Good day everyone!
I’ll be using NHC graphics today, as my tracking software, is being a pain in the ass this morning.
Tropical Storm Fernand made landfall in Mexico early this morning. The following information was available from the NHC 8:00 a.m. EDT Intermediate advisory:
7:00 AM CDT Mon Aug 26
Location: 20.1°N 97.2°W
Moving: NW at 9 mph
Min pressure: 1006 mb / 29.71 in
Max sustained: 40 mph
NHC TRACKING MAP
Fernand made landfall with 50 mph maximum sustained winds. Had this had possibly 12 more hours over water, it most likely would have become a hurricane. Fernand continues to produce heavy rainfall, and flash flooding and mudslides are expected to affect the area.
This will be my last update on Fernand, being that landfall has been made, and Fernand will continue to weaken.
Elsewhere, I am continuing to monitor the Tropical Atlantic for any signs of development, in particular, some shower activity in the CATL, and a Tropical Wave south of the Cape Verde islands. Two of the Global Models (GFS / CMC) do indicate an upswing in development within the next 4-5 days. The ECMWF had shown development in the CATL, but has dropped the idea on the current run. Regardless, the models are beginning to signal an increase in activity. The current wind shear map from CIMSS indicates, albeit lacking any type of upper level anticyclone at the moment, upper level winds are favorable for tropical cyclone development, in that wind shear values are approximately 10 knots maximum.
The Multi Model Ensemble from the NCEP / EMC site indicates an increase for development between now and the next 5 days.
NCEP / EMC MULTI MODEL ENSEMBLE DATA
This has to be one of the quietest August periods I’ve seen. Albeit it is kind of late in the season, September could give us a run for the money, as we still have some positive factors which point to this. First, we need to look at how easily systems have been developing (i.e. Fernand). We are 6 for 6 (6 Depressions which all became storms). The current sst anomaly map shows some very slight warming off Africa and CATL. One BIG factor is the consistent forecast of the MJO upward velocity phase returning to the GOMEX, Caribbean, and Atlantic basins. ALL of the pertinent Dynamic Model forecasts for the MJO Multivariate Index are in agreement of a fairly strong pulse for Octants 8 and 1 for the next 2 weeks. The pulse is now moving through Octant 8.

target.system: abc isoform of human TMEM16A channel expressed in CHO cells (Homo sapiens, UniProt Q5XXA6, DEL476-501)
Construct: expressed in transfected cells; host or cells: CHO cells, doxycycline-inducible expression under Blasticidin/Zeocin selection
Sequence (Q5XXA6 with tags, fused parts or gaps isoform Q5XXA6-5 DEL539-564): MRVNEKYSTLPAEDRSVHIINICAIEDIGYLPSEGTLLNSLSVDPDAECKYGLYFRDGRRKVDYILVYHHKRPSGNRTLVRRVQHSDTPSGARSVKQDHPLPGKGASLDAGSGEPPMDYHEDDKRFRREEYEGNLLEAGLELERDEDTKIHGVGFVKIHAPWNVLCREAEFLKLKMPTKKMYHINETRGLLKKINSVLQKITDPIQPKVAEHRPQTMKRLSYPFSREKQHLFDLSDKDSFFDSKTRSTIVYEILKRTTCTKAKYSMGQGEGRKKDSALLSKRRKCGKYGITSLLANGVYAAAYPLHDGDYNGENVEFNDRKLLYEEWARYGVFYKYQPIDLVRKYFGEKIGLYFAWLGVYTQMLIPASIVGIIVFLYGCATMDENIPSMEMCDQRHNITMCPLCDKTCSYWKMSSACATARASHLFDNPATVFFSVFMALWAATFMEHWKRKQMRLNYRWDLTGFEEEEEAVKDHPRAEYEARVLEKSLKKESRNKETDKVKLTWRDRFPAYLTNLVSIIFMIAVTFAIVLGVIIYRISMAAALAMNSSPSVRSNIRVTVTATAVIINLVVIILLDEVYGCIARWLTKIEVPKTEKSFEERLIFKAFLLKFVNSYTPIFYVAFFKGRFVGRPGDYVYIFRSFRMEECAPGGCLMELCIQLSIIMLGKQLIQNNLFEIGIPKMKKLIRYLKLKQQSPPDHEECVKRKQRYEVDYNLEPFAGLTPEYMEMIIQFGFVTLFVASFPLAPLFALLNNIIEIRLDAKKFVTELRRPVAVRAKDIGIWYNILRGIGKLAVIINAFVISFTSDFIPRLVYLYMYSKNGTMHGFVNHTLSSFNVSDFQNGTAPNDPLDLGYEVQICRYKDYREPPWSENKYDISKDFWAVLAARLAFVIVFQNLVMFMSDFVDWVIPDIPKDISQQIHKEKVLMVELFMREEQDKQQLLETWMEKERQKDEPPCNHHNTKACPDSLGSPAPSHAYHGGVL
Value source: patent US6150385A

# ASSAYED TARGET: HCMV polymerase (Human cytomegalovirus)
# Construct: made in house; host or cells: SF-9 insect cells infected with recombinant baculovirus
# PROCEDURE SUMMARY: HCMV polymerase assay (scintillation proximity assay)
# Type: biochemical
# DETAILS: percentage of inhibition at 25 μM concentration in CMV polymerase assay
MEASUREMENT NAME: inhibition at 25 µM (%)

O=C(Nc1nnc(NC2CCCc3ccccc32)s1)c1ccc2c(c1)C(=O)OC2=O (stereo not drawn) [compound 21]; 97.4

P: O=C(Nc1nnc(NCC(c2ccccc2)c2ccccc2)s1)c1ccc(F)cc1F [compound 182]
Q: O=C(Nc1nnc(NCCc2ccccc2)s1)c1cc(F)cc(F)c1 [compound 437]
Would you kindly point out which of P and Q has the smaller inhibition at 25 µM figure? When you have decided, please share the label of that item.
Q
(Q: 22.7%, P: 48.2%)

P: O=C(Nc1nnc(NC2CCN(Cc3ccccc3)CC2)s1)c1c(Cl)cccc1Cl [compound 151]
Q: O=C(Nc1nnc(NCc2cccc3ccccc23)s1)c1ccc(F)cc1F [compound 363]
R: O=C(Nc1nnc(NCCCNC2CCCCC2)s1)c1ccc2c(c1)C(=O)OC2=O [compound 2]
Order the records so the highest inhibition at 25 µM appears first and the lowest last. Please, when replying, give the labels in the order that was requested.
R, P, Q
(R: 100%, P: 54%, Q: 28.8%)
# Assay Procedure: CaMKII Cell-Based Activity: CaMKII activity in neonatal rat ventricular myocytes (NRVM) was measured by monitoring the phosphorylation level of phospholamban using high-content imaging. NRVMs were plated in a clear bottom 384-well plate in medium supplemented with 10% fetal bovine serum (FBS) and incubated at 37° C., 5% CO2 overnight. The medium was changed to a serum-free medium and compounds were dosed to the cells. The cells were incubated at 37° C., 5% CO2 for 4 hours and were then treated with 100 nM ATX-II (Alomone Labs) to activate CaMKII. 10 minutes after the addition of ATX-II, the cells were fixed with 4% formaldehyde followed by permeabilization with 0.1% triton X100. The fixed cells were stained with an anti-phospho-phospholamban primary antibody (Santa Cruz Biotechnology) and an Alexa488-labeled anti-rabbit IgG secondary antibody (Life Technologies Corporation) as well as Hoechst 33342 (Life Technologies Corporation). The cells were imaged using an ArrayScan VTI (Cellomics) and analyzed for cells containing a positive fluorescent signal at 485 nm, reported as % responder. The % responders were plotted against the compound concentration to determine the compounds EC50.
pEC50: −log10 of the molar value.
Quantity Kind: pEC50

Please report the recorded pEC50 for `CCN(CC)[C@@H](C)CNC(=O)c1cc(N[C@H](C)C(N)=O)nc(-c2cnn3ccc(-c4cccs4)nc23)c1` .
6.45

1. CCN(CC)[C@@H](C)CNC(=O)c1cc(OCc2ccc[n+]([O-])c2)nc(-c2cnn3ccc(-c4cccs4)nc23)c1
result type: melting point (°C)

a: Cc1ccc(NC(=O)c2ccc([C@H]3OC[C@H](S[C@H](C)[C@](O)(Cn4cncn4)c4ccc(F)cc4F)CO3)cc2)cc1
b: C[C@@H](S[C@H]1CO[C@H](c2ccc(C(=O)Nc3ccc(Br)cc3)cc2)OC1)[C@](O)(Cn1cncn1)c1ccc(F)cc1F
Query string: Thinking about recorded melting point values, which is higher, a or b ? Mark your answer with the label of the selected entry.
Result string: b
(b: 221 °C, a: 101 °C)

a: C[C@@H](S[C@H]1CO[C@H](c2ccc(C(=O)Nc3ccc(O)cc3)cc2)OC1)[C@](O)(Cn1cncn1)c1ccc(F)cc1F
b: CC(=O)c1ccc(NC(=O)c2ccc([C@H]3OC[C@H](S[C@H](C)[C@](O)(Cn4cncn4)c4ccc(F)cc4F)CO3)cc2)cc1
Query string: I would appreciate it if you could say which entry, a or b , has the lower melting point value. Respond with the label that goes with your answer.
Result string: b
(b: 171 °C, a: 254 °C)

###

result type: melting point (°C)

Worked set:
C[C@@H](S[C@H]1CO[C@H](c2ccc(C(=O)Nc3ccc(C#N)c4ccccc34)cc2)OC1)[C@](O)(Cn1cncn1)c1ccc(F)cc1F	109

MJO MULTIVARIATE INDEX
Based on the current wind shear forecast, upper level winds become favorable over the Caribbean in about 3 days, and remain fairly favorable over the Atlantic over the next 10-16 days, becoming very favorable in about 12 days.
Based on this, we could see an extensive “run” on storms for September, along with an active October.
It would be very surprising to me IF this didn’t occur. I just can’t foresee an inactive season with ENSO neutral conditions, and a warm AMO.
Tropical Storm formation is not expected during the next 48 hours.
Have a blessed day!
T. F. “STORM” WALSH III
GMCS, USCG (ret)
METEOROLOGIST / HURRICANE SPECIALIST
MEMBER WEST CENTRAL FL AMS
CERTIFIED SKYWARN OFFICIAL STORM SPOTTER (advanced)